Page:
- 75,000 women from extremely poor households received livelihoods packages
- 28,000 girls from poor households have received tuition for secondary school
For those living in rural Zambia, poverty rates were stubbornly high, impacting as much as 78 percent of the population and disproportionately affecting adolescent girls and women. Although the country had achieved close to universal access to primary education, secondary school coverage was falling and included only about 40 percent of school aged children.
National data confirmed that investments in human capital development—health, education, and social protection for the poorest and most vulnerable households—were critical to national economic growth. According to national household data and World Bank analyses, when girls went to secondary school, they earned almost 100 percent more than their peers who did not. And when women worked outside of agriculture, their earnings increased by roughly 35 percent.
Based on this knowledge, Zambia made it a priority to help more girls and women reach their potential. With support from IDA, the Girls’ Education and Women’s Empowerment and Livelihoods (GEWEL) Program was created. The project works to increase access to livelihood support for women and access to secondary education for disadvantaged adolescent girls in extremely poor households in selected districts.
The GEWEL program targets women and girls at two critical points in life. First, by providing secondary school tuition, the program is helping adolescent girls transition successfully from primary to secondary school. These interventions have helped to increase education outcomes and delay early marriage and pregnancy. Second, GEWEL provides subsistence to sustainable livelihoods through skills training, grants, savings support, and mentorship to help women turn piecemeal work into viable microenterprises.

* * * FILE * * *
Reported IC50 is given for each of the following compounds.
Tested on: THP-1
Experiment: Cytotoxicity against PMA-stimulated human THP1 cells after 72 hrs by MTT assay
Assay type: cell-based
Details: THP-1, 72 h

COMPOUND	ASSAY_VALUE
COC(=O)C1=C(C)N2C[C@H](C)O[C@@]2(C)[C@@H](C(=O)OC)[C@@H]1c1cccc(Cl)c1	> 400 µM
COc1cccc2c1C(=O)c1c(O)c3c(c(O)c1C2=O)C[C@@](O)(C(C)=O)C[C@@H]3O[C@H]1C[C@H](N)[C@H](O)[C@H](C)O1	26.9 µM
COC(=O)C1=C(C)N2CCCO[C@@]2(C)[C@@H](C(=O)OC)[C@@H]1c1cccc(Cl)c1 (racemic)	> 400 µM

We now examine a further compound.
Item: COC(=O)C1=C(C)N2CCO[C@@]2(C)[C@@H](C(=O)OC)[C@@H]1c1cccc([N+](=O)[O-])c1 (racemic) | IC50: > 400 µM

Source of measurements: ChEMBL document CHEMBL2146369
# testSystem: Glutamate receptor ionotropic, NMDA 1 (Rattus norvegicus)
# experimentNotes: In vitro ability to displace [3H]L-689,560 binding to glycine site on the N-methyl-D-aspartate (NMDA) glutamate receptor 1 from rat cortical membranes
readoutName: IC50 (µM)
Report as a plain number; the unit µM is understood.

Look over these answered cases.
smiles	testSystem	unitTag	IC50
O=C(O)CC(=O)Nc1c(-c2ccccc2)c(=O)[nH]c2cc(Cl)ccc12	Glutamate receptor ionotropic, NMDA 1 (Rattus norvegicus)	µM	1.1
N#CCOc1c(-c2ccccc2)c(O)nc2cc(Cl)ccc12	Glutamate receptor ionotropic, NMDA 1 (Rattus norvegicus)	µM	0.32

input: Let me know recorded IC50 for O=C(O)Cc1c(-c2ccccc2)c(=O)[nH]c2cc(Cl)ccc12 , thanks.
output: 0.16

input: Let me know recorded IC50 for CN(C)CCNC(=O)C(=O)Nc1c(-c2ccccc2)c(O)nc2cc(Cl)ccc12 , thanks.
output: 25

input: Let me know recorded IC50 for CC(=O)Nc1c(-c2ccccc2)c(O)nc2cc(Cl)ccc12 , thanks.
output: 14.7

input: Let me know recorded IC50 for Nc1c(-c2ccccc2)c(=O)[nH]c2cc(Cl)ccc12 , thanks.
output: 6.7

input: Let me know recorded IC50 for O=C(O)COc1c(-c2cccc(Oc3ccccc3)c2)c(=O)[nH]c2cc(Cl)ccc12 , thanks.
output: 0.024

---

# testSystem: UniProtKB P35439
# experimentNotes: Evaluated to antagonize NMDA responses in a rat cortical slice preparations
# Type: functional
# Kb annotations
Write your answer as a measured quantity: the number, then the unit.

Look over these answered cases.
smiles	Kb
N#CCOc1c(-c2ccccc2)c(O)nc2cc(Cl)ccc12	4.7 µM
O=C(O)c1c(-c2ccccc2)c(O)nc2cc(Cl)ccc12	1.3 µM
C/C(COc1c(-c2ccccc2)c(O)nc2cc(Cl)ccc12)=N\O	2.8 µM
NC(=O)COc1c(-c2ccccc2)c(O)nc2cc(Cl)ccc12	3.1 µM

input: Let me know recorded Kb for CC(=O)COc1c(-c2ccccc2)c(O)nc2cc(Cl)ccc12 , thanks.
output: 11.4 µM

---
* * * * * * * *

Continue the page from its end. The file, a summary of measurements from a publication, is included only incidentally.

For Karen Mwamba, a 45-year-old mother of three, this intervention was life-changing.
“I got married when I was 17-years-old, and like most men in the village my husband was a peasant farmer,” Ms. Mubanga says. “We survived from the little that we grew on our small piece of land. My husband and I were content with the kind of life we lived until we started having children. We had no means of feeding or paying their school fees.”
With the productive grant she received from the GEWEL program, Ms. Mwamba bought three goats and used the remainder of the money to buy rice. She began selling rice in her rural community and has been able to successfully improve the quality of life for her family.
To date, the GEWEL program has supported more than 28,000 girls from poor households by covering their secondary school costs. In addition, 75,000 women from extremely poor households in 51 districts across all 10 provinces of the country have received livelihoods packages similar to Ms. Mwamba’s, consisting of life and business skills training, a productive grant equivalent to $225, mentorship, and support to form savings groups.
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